At the end of 2003, Her Majesty gave permission to print 500 copies of her recipes in a cookbook entitled “Kin Tam Mae” (“Eating as Her Majesty Does”) which stresses the benefits of good food which she prepares for her own family.

The Public Health Ministry said, “The book was a demonstration of Her Majesty’s kindness and it underscored the Public Health Ministry’s declaration of 2004 as ‘The Year for Safe Food’.”

A world record of 672 skydivers from 42 countries, early this year, leaped from six C-130 military transport planes, unfurling on their descent a gigantic Thai flag to honour the Queen.

The Queen’s Gallery, opened on Rajadamnoern Klang Avenue, opposite the Golden Temple in honour of Her Majesty’s 71st birthday in 2003, is Bangkok’s newest art centre and, as well as a collection of portraits of the Queen painted by HM the King, the art and museum displays pieces that have been contributed by galleries and private collectors worldwide.

There have been cultural performances, soloists and many musical tributes to the Queen, herself a skilled classic pianist.

More recently, in July this year, the Queen Sirikit Centre for Breast Cancer was officially opened by her daughter, HRH Maha Chakri Sirindhorn, President of the Thai Red Cross Society, at the King Chulalongkorn Memorial Hospital which is run by the Red Cross Society.

The Support Foundation

Almost coinciding with Her Majesty’s 73rd birthday is the 29th anniversary of the founding, on 21 July 1976, of the Supplementary Occupations and Related Techniques, popularly known by the acronym SUPPORT. The foundation was established to place, on a more formal basis, the activities started by the Queen, to initiate cottage industries for village and farm women, without the necessity of leaving home.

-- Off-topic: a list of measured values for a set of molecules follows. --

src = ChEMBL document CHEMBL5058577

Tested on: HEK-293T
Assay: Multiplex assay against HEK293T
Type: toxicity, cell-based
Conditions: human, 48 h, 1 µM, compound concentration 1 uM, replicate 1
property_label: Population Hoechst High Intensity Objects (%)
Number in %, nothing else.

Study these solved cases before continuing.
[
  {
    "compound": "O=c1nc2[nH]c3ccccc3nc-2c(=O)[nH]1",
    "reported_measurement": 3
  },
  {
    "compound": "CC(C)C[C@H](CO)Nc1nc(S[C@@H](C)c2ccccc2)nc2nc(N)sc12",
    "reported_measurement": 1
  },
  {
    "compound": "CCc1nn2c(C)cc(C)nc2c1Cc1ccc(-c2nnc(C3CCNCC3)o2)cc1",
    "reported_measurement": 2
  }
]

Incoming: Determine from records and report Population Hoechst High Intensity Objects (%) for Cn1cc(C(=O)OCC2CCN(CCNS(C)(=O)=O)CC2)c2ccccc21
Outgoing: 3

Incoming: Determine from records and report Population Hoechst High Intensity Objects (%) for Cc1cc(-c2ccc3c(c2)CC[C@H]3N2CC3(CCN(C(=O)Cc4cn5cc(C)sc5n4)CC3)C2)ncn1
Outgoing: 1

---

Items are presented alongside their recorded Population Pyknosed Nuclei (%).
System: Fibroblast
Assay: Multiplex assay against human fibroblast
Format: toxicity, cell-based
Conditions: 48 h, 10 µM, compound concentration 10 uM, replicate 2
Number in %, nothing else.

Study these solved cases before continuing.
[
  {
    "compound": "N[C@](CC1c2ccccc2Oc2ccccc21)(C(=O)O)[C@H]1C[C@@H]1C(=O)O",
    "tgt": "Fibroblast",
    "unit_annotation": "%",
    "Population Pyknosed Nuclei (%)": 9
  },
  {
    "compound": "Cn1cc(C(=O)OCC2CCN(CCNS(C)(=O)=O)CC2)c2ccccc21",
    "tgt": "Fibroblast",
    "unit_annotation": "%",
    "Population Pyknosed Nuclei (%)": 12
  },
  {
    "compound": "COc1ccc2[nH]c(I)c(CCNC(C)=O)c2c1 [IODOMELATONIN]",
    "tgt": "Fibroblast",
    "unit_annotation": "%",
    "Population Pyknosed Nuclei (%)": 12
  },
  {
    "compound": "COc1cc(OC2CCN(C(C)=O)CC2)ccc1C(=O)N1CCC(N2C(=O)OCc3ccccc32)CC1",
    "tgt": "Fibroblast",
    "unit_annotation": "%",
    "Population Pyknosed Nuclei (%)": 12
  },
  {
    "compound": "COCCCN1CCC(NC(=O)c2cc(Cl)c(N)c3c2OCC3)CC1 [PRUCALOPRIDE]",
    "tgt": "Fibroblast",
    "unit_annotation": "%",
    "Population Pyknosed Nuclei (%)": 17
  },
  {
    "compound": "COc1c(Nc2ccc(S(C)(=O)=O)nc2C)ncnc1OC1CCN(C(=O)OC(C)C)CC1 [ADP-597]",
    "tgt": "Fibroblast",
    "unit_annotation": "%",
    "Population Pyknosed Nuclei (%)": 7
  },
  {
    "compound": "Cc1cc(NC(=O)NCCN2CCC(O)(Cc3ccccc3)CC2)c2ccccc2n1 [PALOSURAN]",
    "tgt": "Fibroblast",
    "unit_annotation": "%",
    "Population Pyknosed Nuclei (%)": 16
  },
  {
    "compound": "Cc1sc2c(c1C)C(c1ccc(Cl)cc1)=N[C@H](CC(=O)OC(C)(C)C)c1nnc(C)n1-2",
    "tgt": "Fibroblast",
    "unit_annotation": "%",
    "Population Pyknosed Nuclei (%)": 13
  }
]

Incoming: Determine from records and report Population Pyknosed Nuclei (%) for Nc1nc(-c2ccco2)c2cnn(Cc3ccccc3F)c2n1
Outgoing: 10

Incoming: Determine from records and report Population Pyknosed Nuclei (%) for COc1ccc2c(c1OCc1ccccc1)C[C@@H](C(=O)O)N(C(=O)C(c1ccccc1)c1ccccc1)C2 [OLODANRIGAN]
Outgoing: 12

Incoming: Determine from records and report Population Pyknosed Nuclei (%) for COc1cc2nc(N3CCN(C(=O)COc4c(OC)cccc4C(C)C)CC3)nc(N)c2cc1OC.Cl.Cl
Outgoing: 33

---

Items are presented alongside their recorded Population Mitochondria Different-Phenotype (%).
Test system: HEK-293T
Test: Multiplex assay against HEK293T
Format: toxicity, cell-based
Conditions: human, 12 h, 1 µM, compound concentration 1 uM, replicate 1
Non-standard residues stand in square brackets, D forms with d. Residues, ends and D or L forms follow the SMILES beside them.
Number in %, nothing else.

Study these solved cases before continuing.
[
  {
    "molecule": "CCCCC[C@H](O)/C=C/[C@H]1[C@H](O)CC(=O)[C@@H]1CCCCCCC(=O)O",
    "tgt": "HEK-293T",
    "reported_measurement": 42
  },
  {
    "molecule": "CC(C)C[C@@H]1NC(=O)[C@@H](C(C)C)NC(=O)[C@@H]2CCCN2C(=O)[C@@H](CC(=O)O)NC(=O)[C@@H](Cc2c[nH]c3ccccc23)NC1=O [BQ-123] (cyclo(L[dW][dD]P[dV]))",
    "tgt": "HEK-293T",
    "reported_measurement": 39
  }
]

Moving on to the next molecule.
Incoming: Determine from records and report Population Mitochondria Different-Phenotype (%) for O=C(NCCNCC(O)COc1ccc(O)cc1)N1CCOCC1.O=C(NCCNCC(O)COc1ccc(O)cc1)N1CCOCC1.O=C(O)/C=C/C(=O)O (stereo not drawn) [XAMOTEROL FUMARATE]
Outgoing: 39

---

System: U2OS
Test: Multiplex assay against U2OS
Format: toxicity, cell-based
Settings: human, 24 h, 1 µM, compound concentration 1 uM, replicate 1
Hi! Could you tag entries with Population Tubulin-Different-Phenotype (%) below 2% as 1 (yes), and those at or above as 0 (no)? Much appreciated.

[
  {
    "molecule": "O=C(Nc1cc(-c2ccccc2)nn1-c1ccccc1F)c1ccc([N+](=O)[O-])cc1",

From her own personal funds, Her Majesty supplied weaving looms and materials to make fabrics, clothing and soft goods, as well as providing equipment to produce other marketable items. Having lived in Europe for many years, the Queen was conversant with the enormous diversity of European arts and culture and thus recognized the variety of crafts and styles distinctive to different regions of Thailand: hand-woven fabrics, basket-ware and rattan products, utensils and a myriad other artefacts.

Her Majesty is justifiably well known for her clear perception and this rose to remarkable heights with her outstanding vision for making SUPPORT into a viable proposition. She brought back from retirement former court artisans - even grandmothers - to teach presumably lost crafts to a ‘new generation’. The Queen’s advice to the ‘retirees’ was that, “Before they urged the villagers to make anything, they must be certain that the end-product is marketable - and not made for charity alone which does not provide a real livelihood. SUPPORT is designed to make the villagers self-reliant,” the Queen emphasized.